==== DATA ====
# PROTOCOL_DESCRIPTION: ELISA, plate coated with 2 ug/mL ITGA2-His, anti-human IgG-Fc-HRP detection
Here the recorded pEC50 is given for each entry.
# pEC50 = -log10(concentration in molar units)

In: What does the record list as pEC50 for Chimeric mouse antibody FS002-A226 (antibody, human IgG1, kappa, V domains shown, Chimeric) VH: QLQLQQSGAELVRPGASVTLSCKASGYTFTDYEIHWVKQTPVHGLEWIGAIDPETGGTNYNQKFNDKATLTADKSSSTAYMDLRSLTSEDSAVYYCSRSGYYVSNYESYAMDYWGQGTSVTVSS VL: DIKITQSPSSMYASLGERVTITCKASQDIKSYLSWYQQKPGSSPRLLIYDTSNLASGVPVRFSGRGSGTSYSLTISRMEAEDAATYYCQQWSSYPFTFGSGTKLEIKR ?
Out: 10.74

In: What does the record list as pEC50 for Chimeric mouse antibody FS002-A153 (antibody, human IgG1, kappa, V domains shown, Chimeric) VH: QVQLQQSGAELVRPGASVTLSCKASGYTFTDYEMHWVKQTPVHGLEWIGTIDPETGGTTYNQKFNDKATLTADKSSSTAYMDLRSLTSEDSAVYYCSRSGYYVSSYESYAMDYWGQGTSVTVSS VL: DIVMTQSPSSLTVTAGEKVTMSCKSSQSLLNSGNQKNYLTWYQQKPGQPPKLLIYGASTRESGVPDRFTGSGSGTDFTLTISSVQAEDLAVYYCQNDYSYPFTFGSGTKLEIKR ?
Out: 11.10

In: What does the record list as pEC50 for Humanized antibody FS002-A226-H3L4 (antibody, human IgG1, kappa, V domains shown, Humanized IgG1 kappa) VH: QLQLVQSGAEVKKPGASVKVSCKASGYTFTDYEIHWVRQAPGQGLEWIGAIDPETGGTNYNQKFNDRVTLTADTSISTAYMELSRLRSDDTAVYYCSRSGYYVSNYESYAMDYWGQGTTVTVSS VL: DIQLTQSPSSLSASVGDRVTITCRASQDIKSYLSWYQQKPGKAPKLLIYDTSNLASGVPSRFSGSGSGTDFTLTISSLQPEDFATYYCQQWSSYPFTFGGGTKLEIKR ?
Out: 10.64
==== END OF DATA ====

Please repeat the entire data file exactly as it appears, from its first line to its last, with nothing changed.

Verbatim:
# PROTOCOL_DESCRIPTION: ELISA, plate coated with 2 ug/mL ITGA2-His, anti-human IgG-Fc-HRP detection
Here the recorded pEC50 is given for each entry.
# pEC50 = -log10(concentration in molar units)

In: What does the record list as pEC50 for Chimeric mouse antibody FS002-A226 (antibody, human IgG1, kappa, V domains shown, Chimeric) VH: QLQLQQSGAELVRPGASVTLSCKASGYTFTDYEIHWVKQTPVHGLEWIGAIDPETGGTNYNQKFNDKATLTADKSSSTAYMDLRSLTSEDSAVYYCSRSGYYVSNYESYAMDYWGQGTSVTVSS VL: DIKITQSPSSMYASLGERVTITCKASQDIKSYLSWYQQKPGSSPRLLIYDTSNLASGVPVRFSGRGSGTSYSLTISRMEAEDAATYYCQQWSSYPFTFGSGTKLEIKR ?
Out: 10.74

In: What does the record list as pEC50 for Chimeric mouse antibody FS002-A153 (antibody, human IgG1, kappa, V domains shown, Chimeric) VH: QVQLQQSGAELVRPGASVTLSCKASGYTFTDYEMHWVKQTPVHGLEWIGTIDPETGGTTYNQKFNDKATLTADKSSSTAYMDLRSLTSEDSAVYYCSRSGYYVSSYESYAMDYWGQGTSVTVSS VL: DIVMTQSPSSLTVTAGEKVTMSCKSSQSLLNSGNQKNYLTWYQQKPGQPPKLLIYGASTRESGVPDRFTGSGSGTDFTLTISSVQAEDLAVYYCQNDYSYPFTFGSGTKLEIKR ?
Out: 11.10

In: What does the record list as pEC50 for Humanized antibody FS002-A226-H3L4 (antibody, human IgG1, kappa, V domains shown, Humanized IgG1 kappa) VH: QLQLVQSGAEVKKPGASVKVSCKASGYTFTDYEIHWVRQAPGQGLEWIGAIDPETGGTNYNQKFNDRVTLTADTSISTAYMELSRLRSDDTAVYYCSRSGYYVSNYESYAMDYWGQGTTVTVSS VL: DIQLTQSPSSLSASVGDRVTITCRASQDIKSYLSWYQQKPGKAPKLLIYDTSNLASGVPSRFSGSGSGTDFTLTISSLQPEDFATYYCQQWSSYPFTFGGGTKLEIKR ?
Out: 10.64